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[Op-Ed] Erasing Memories

Posted April. 09, 2009 08:14,   


The 1998 film “Dark City” by director Alex Proyas is about aliens with supernatural power that manipulate human memory. The movie was critically acclaimed, as it raised the philosophical question whether a person is the same if memories are injected into his or her head. Director Christopher Nolan’s “Memento” was about a man with short-term memory loss who tracks down the murderer of his wife. The movie shows what one believes as truth could be based on distorted memories.

If humans have no memory, a horrible situation would result. People with no memory could not even recognize their own families. Douwe Draaisma, a Dutch psychologist and the author of “Why Life Speeds Up as You Get Older,” said, “Memory is like a dog that lies down where it pleases.” The pleasant memories disappear while negative images that trigger unpleasant feelings are remembered in detail. That is why people wish for drugs that can erase bad memories and leave good ones. Psychologists say the worse memories are, the longer they last.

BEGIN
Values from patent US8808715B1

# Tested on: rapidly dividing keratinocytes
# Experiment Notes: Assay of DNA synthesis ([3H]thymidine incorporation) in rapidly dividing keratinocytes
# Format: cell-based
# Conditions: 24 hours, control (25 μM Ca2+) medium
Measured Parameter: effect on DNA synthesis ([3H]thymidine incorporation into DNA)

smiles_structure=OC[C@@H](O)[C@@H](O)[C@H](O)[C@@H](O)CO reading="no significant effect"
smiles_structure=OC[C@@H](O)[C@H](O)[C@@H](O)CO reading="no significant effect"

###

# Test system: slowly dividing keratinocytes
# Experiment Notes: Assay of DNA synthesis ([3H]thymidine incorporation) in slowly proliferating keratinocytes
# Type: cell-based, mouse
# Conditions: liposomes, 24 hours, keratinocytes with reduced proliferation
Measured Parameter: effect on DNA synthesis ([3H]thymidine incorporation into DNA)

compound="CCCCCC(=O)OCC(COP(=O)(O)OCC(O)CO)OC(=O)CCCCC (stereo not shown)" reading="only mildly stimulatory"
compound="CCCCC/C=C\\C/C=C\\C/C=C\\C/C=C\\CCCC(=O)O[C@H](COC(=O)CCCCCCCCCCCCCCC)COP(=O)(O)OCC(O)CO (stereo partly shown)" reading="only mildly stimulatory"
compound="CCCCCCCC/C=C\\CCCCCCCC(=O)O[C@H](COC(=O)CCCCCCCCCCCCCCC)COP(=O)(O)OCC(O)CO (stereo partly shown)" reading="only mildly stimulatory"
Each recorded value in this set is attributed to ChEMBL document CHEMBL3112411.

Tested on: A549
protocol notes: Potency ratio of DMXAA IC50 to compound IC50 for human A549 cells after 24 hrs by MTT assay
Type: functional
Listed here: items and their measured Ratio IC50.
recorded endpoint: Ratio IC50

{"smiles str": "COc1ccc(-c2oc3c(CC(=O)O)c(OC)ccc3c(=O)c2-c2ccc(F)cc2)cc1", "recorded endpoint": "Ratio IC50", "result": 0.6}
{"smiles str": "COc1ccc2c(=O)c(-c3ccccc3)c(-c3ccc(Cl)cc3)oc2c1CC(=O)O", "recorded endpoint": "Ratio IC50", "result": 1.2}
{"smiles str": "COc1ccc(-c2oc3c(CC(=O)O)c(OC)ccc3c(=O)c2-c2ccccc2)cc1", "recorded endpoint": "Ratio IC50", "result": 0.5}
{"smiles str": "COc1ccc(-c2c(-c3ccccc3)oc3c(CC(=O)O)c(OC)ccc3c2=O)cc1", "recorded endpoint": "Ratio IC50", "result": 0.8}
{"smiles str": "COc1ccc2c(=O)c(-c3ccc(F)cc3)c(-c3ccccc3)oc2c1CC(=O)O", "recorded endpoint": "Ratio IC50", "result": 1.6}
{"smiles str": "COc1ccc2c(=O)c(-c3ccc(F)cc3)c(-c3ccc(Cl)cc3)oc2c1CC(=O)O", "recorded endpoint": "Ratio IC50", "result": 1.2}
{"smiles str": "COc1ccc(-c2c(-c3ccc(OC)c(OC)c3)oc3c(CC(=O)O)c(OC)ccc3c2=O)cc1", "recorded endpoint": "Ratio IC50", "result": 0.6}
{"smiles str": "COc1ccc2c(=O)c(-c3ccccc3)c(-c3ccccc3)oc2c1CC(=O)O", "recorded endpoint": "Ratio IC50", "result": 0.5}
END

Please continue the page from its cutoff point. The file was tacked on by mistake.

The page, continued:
A medical team at the State University of New York Downstate Medical Center has discovered a way to delete or strengthen memories by using enzymes that promote or hinder the memory functions of brain cells. When the team injected the drug ZIP into mice that knew how to evade an electric shocker, they could no longer avoid the device because they could not remember the equipment’s location.

Tests have been on just mice, but extended research could make it possible for memories to be erased in humans. Injecting ZIP could remove displeasure or fear caused by bad memories. On the contrary, amnesia could be treated by injecting drugs that strengthen memory. A criminal could erase memories of crimes he or she committed. Living with a too detailed memory about unpleasant events is like torture. After all, the adage that forgetfulness is a gift from God could very well be right.

Editorial Writer Chung Sung-hee (shchung@donga.com)